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Fast Food Politics: Chains That Don't Support Republican Ideals

Lately it seems restaurants that rely on the 99 percent for their business are only interested in donating those profits to politicians supporting the policies of rich, straight, white people.
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Lately it seems restaurants that rely on the 99 percent for their business are only interested in donating those profits to politicians supporting the policies of rich, straight, white people. Chick-fil-A is homophobic and Papa John's promises to charge customers extra for a slice of wet cheese on white bread if everyone has health care. Even Cinnabon is owned by an investment firm named after Ayn Rand protagonist Howard Roark -- for truly the Caramel Pecanbun has integrity like a man, and just as seldom.

Liberals can boycott delicious chicken sandwiches all they want, but if they need something cheap and fast they practically have to donate to Mitt Romney's campaign. According to campaign finance reports, most fast-food restaurants have a PAC, and overwhelmingly those committees donate to Republicans. In the interest of an informed electorate voting with their dollars, here are five fast-food restaurants that support liberal causes.

Popeye's Chicken
John Goodman makes a great Col. Sanders eager to cash in on Chick-fil-A's homophobia in Funny or Die videos. But in truth KFC-owned Yum! Brand's gave 81 percent of their donations to conservatives in 2012. If you want a business that truly shows no sign of being ideologically opposed to your gay chicken money, go to Popeye's. While the company doesn't have a PAC to track, company chair John M. Cranor III donates to Democrat politicians in his home state of Florida. He also serves on the board of the National Stem Cell Foundation, with the shockingly reasonable mission to fund, promote and support research. That puts him in opposition to Republican veep nominee Paul Ryan who's voted against promoting stem cell research four times in the House. Plus, they're open on Sunday.

Dairy Queen
It's been said some achievements transcend the mundane vagaries of politics and belong to the ages. Perhaps Beethoven's fifth, or Marcel Proust's sweet and terrible meditations on the nature of man grappling with his own memories in "In Search of Lost Time." But certainly The Dairy Queen Reese's Peanut Butter Cup Blizzard. It's so wonderful that the greatest investor of all-time wanted it in his portfolio. Warren Buffet's Berskshire Hathaway acquired DQ in 1998. The Oracle of Omaha backed Barack Obama in his first run and has supported higher taxes on the one percent, of whom he is certainly a member.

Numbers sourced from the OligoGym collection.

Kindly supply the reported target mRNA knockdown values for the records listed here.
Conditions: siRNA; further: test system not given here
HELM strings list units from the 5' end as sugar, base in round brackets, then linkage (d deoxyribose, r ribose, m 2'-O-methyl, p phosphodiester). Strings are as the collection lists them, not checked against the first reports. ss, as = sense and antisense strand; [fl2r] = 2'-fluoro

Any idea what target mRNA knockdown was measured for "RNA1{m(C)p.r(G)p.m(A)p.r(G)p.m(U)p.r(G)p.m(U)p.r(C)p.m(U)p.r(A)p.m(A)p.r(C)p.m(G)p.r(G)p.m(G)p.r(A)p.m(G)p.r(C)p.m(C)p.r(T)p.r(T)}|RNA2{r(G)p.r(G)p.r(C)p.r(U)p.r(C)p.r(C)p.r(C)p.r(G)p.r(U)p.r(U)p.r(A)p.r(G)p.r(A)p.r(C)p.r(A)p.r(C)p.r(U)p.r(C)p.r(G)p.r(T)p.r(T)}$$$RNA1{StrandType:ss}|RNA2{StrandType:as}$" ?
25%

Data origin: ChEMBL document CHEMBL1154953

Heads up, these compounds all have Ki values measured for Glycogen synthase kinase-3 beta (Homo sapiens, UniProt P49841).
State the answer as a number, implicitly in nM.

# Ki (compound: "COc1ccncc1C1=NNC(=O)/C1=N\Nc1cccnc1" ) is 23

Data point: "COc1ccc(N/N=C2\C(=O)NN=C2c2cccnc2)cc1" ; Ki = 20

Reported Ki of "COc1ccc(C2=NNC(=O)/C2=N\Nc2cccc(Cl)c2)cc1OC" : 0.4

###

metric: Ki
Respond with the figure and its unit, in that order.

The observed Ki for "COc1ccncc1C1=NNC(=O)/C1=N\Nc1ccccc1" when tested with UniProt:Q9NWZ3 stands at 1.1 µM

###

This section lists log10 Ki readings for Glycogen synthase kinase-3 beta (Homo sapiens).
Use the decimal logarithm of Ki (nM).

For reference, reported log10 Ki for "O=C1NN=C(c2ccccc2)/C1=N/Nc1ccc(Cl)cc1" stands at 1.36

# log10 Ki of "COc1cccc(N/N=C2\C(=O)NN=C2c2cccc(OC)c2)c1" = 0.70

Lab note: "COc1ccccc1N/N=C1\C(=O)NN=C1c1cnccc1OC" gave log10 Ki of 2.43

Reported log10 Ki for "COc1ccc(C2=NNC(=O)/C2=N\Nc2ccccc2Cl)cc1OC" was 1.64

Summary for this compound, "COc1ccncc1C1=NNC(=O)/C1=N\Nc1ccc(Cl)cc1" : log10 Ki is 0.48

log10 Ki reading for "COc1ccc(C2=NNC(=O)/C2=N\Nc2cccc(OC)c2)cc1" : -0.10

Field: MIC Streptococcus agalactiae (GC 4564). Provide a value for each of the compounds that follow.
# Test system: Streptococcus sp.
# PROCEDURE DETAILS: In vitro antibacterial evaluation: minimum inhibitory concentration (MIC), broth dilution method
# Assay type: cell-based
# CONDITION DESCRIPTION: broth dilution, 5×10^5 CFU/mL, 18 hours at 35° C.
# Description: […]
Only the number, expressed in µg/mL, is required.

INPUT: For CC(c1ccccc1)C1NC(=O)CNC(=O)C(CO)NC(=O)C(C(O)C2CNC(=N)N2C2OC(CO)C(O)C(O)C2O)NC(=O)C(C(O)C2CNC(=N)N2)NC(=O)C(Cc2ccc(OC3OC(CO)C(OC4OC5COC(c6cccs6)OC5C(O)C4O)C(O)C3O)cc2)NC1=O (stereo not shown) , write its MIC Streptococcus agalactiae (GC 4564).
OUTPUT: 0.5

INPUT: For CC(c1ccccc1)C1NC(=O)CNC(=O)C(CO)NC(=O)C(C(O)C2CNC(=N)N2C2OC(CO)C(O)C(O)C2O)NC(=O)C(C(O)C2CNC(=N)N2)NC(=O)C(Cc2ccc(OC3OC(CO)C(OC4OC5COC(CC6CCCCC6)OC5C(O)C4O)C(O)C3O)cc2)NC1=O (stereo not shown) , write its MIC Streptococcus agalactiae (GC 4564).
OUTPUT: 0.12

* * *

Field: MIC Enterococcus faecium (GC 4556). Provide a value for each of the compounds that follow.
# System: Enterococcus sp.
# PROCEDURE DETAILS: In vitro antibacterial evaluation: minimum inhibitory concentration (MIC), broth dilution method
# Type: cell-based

If you're lucky enough to live in one of the 28 states that has a Checkers you know the simple midnight joy of fumbling a paper bag from the drive-through window into your car before it's disintegrated by French fry grease. Seemingly concerned normal fast-food provided too many frills, Checkers boiled the model down to the basics of two drive-through windows, late hours, and fat, greasy burgers. The company that owns them, Wellspring Capital, doesn't have a PAC but founding managing partner Greg S. Feldman contributes to Democrats Dianne Feinstein and Clyde Williams.

Panera Bread
The only restaurant on this list without a pick-up window, Panera Bread is still as much a fast-food place as anyone, albeit one where you can convincingly tell yourself the food is, if not healthy, at least further from horrible than a greasy spoon. Save yourself calories with the black bean soup and political guilt knowing that the company's founder and CEO Ronald M. Schaich has given $30,000 to the DNC and $5,000 to Barack Obama this election cycle.

The Seattle bean roasters have done well by progressive causes. They have fair trade products, a National Recycling Coalition Recycling Works Award for advances in food packaging, and they give out used grounds for composting upon request. For a while, CEO Howard Schultz was happy to pass some of the profits along to Democrats through the company's PAC and personal contributions to Barack Obama. Then in 2011, he issued a statement that he'd stop contributing to any politician long as they chose "to put partisan and ideological purity over the well-being of the people." Schultz finished his call to close checkbooks with a statement any reasonable person should agree with when looking to Washington D.C. over the last few years: "Our country is better than this."

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